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Throughout 2016 some of the most notable reporting on criminal activity targeting the financial sector related to the use of ATM malware by a group of threat actors identified as the “KS Group”, an organized crime group (OCG) believed to be based in Russia. The group adopted a relatively unusual operational methodology in which ATM malware was deployed onto targeted machines ahead of time through a computer network intrusion and then money mules were sent in to activate the malware and collect the cash. However, this type of operation was unusually complex; the majority of reported ATM malware activity has involved mules manually installing malware by physically interacting with targeted machines.
The organizational charts below show hypothesized versions of how OCGs would need to be structured in order to conduct different types of ATM malware operations.
Figure 1 – Organizational chart for manual malware deployment.
Figure 2 – Organizational chart for malware deployment through network intrusion.
These models show that deploying malware manually requires a much simpler set-up. However, in this model the mules represent a chokepoint – they are forced to spend far longer interacting with each ATM due to the requirement that they force the machine open and go through an installation process. This also increases their physical exposure and operational risk.
Conversely, the organizational structure for a network intrusion-based operation is complex – the actions of two teams must be coordinated. Moreover, a requirement for specialist personnel to conduct network intrusions is likely to increase operational costs. However, mules are required to spend far less time interacting with each ATM and will not have to engage in obviously suspicious behavior, such as forcing a machine open. This can allow more ATMs to be targeted at once, potentially resulting in a greater sum of money being obtained than would be possible for a physical deployment operation conducted over the same timeframe.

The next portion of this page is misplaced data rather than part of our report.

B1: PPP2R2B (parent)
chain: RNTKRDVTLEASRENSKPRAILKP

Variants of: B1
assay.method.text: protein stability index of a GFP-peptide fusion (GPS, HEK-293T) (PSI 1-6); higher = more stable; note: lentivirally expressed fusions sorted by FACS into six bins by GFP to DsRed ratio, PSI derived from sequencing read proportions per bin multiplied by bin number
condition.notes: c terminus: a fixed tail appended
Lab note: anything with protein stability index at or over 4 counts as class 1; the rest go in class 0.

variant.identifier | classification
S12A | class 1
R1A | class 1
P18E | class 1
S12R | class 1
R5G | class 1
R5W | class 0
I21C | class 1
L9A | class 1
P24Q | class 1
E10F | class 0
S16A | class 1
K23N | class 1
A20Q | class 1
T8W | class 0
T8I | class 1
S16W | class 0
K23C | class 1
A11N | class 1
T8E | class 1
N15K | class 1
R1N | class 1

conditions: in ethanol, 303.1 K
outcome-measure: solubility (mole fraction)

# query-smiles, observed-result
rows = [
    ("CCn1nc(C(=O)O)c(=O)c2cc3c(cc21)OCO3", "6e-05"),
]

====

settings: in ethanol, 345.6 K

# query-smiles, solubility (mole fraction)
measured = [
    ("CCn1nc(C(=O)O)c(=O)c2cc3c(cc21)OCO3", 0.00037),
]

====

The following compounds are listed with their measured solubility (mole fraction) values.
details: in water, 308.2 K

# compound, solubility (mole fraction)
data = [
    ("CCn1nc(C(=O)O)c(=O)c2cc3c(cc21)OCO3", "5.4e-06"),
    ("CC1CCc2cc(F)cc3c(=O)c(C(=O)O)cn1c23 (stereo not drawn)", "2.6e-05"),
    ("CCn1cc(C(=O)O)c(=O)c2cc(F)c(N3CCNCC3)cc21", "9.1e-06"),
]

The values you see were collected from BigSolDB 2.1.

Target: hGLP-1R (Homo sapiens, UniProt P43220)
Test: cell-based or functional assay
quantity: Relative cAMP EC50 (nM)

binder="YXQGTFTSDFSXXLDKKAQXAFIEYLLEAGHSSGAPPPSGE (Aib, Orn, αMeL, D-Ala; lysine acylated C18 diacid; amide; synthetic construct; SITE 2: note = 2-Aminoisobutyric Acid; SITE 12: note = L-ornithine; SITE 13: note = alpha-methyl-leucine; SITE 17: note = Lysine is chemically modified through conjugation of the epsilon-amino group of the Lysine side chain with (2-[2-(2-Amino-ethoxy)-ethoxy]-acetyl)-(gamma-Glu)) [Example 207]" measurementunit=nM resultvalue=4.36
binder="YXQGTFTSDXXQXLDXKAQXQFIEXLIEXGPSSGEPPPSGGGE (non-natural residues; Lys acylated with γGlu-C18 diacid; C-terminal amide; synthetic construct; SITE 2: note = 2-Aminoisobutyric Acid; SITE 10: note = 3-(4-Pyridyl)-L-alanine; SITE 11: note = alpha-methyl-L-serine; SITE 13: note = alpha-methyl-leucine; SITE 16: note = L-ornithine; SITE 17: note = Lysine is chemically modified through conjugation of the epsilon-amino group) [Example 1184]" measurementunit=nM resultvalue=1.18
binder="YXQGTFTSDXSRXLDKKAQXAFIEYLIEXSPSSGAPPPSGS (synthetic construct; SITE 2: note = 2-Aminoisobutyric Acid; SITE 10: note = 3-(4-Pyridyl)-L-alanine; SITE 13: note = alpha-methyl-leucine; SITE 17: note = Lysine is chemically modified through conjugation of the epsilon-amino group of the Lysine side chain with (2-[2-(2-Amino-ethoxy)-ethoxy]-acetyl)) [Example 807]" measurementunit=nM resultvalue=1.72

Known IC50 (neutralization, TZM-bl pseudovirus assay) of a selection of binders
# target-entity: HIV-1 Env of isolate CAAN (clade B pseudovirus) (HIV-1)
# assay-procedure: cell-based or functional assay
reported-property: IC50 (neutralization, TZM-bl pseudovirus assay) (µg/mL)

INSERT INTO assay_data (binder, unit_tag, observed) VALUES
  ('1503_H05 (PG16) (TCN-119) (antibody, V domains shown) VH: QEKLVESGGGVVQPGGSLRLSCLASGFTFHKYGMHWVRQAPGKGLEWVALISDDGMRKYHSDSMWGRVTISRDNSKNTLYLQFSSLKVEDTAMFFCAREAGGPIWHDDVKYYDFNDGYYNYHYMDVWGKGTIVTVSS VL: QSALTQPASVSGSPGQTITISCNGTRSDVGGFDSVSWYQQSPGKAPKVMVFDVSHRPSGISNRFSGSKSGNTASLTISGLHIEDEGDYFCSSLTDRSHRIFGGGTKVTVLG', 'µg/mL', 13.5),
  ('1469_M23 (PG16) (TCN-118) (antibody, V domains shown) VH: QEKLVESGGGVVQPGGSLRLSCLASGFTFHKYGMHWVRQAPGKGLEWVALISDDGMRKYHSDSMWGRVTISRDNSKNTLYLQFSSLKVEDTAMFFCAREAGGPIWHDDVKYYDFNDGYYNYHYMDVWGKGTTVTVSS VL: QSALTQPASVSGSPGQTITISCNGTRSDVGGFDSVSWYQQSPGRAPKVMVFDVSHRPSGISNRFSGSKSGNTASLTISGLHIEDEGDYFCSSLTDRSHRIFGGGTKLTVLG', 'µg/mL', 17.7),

Based on these organizational structures and analysis of previous ATM malware operations, hypothesized operational kill chains for both types of operation have been developed. Understanding the different stages of each operational can enable the identification of key points where defender action can increase attacker operational costs or create opportunities to discover an operation.
Figure 3 – Kill chain for operations where ATM malware is deployed manually.
The simpler nature of this type of operation means that opportunities for defenders to act are likely to revolve around limiting opportunities to gain unsupervised access to ATMs and prioritizing ATM system updates when new vulnerabilities are identified.
Figure 4 – Kill chain for operations where ATM malware is deployed through a network intrusion.
While the more complex nature of this type of operation presents greater number of opportunities for defenders to act, the nature of these opportunities is more fleeting. Mules spending less time interacting with ATMs reduces the likelihood of physical security measures identifying them as acting suspiciously. Furthermore, opportunities for network defenders are heavily dependent on the adoption of best practices across an entire corporate network, a task which can be challenging even for small organizations, let alone multinational banks.
Reporting of criminal activity involving ATM malware has indicated that although significantly more complex to plan and execute, network intrusion based operations like those carried out by the KS Group have the potential to produce very high profits. While beyond the capability of many criminal groups, more sophisticated criminals are likely to take note of the success of this approach in the future. It is, therefore, important for network defenders to take note of how these types of operations have been conducted in the past in order to prepare for and mitigate such attacks.